We welcome and seek comments from practitioners to improve the tips. Please email Jeff Hughes with your comments.
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||An assessment of the existing network of interconnections between North Carolina's 2,124
community water systems, for emergency and regular use, and their characteristics. This report also describes and applies
a new methodology developed to determine the most geographically feasible options available for potential interconnections
for water systems currently not on the receiving end of any interconnection. This GIS analysis takes into account the
geographical challenges of transporting water, such as topology, environmental and infrastructure barriers, and determines
the optimal route for potential interconnections between systems. Download the:
- Full report and all appendix maps below (pdf, 19 Mb)
- Full report with no appendix (pdf, 2.8 Mb)
- Appendix A - NC State Maps (pdf, 6.3 Mb)
- Appendix B - Maps in the Asheville DENR Region (pdf, 2 Mb)
- Appendix C - Maps in the Fayetteville DENR Region (pdf, 1.3 Mb)
- Appendix D - Maps in the Mooresville DENR Region (pdf, 1.3 Mb)
- Appendix E - Maps in the Raleigh DENR Region (pdf, 1.5 Mb)
- Appendix F - Maps in the Washington DENR Region (pdf, 1.5 Mb)
- Appendix G - Maps in the Wilmington DENR Region (pdf, 1.3 Mb)
- Appendix H - Maps in the Winston-Salem DENR Region (pdf, 1.6 Mb)
Starting with the report above, the EFC authored a paper to be presented at the International Water Association's (IWA)
Leading Edge Conference on Strategic Asset Management (LESAM) in September 2011 in Germany. This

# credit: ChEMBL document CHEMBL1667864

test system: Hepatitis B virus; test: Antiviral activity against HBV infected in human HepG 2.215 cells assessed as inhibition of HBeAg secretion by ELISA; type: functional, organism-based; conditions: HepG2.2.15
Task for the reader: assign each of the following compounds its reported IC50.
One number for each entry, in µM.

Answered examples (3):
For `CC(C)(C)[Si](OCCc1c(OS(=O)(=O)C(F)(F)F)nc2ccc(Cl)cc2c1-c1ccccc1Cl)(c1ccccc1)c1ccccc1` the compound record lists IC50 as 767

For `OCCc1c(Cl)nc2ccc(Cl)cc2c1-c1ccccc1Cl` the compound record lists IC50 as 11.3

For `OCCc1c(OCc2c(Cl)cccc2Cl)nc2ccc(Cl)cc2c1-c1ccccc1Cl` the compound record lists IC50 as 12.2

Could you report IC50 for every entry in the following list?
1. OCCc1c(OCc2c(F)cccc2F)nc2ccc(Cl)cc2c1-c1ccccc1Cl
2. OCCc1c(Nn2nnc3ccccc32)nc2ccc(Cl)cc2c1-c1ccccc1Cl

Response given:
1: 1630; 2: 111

paper explores a method for developing an asset management database for community water systems and
interconnections for North Carolina. We begin with an overview of data collection and the current water
interconnection system. We then develop a method to assess where the most feasible location for a
future connection exists between neighboring community water systems while taking into consideration
geographic constraints and opportunities. We found that 31% of the community water systems in our study
(large systems or government-owned systems) do not currently purchase water, and of those 36% have a
"relatively cheap" geographically-feasible interconnection opportunity.
Download the conference paper titled Interconnections between Water Systems as an Incentive
for Asset Management (pdf)
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A comprehensive list of presentations are available on EFC's main Events and Trainings page, under the
Drinking Water and Wastewater subheading. All presentations and recorded webinars are
free to download. A small sample of related presentations and trainings are listed below. Click on any of the links to access
copies of the presentations and resources.
Tips on Regionalization: Crafting Interlocal Water Agreements and Water System Interconnections (pdf)
Lumber River COG: Water and Wastewater Regionalization and Sustainability Conference
September 20, 2012, Lumberton, NC
Shadi Eskaf provided tips on developing interlocal agreements for water purchases, and presenedt results of analysis showing the level of water system interconnectivity in NC.
Partnerships in Surry County, NC (pdf)
Water Partnership Summit in Surry County
March 30, 2010, Surry County, NC
Jeff Hughes and Andrew Westbrook from the EFC, and Lydian Altman and Rick Morse from the UNC